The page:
LONDON – This autumn, Tate Britain will present the largest survey of work by William Blake (1757-1827) in the UK for a generation. A visionary painter, printmaker and poet, Blake created some of the most iconic images in the history of British art and has remained an inspiration to artists, musicians, writers and performers worldwide for over two centuries. This ambitious exhibition, running from Sept. 11 through Feb. 2, 2020, will bring together over 300 remarkable and rarely seen works and rediscover Blake as a visual artist for the 21st century.
Tate Britain will reimagine the artist’s work as he intended it to be experienced. Blake’s art was a product of his tumultuous times, with revolution, war and progressive politics acting as the crucible of his unique imagination, yet he struggled to be understood and appreciated during his life. Now renowned as a poet, Blake also had grand ambitions as a visual artist and envisioned vast frescos that were never realized. For the first time, The Spiritual Form of Nelson Guiding Leviathan c.1805-9 and The Spiritual Form of Pitt Guiding Behemoth c.1805 will be digitally enlarged and projected onto the gallery wall on the huge scale that Blake imagined. The original artworks will be displayed nearby in a re-staging of Blake’s ill-fated exhibition of 1809, the artist’s only significant attempt to create a public reputation for himself as a painter. Tate will recreate the domestic room above his family hosiery shop in which the show was held, allowing visitors to encounter the paintings exactly as people did in 1809.
The exhibition will provide a vivid biographical framework in which to consider Blake’s life and work. There will be a focus on London, the city in which he was born and lived for most of his life. The burgeoning metropolis was a constant inspiration for the artist, offering an environment in which harsh realities and pure imagination were woven together. His creative freedom was also dependent on the unwavering support of those closest to him, his friends, family and patrons. Tate will highlight the vital presence of his wife Catherine, who offered both practical assistance and became an unacknowledged hand in the production of his engravings and illuminated books. The exhibition will showcase a series of illustrations to Pilgrim’s Progress 1824-27 and a copy of the book The complaint, and the consolation Night Thoughts 1797, now thought to be colored by Catherine.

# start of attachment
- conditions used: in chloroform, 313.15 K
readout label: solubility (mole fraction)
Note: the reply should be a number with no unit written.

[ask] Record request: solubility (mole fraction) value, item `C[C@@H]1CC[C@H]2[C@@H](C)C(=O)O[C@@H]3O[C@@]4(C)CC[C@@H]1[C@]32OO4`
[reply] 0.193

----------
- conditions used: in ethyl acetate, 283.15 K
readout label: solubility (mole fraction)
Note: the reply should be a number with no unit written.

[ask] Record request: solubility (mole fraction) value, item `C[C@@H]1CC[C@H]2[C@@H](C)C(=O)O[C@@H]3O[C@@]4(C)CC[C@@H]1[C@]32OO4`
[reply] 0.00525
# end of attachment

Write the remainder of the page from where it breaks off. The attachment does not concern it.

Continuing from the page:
Blake was a staunch defender of the fundamental role of art in society and the importance of artistic freedom. Shaped by his personal struggles in a period of political terror and oppression, his technical innovation, and his political commitment, these beliefs have inspired the generations that followed and remain pertinent today. Tate Britain’s exhibition will open with Albion Rose c.1793, an exuberant visualization of the mythical founding of Britain, created in contrast to the commercialization, austerity and crass populism of the times. A section of the exhibition will also be dedicated to his illuminated books such as Songs of Innocence and of Experience 1794, his central achievement as a radical poet.
Additional highlights will include a selection of works from the Royal Collection and some of his best-known paintings including Newton 1795-c.1805 and Ghost of a Flea c.1819-20. This intricate work was inspired by a séance-induced vision and will be shown alongside a rarely seen preliminary sketch. The exhibition will close with The Ancient of Days1827, a frontispiece for an edition of Europe: A Prophecy, completed only days before the artist’s death.
William Blake will be curated by Martin Myrone, Lead Curator pre-1800 British Art, and Amy Concannon Assistant Curator, British Art 1790-1850. The exhibition will be accompanied by a catalogue from Tate Publishing and a program of talks and events in the gallery.
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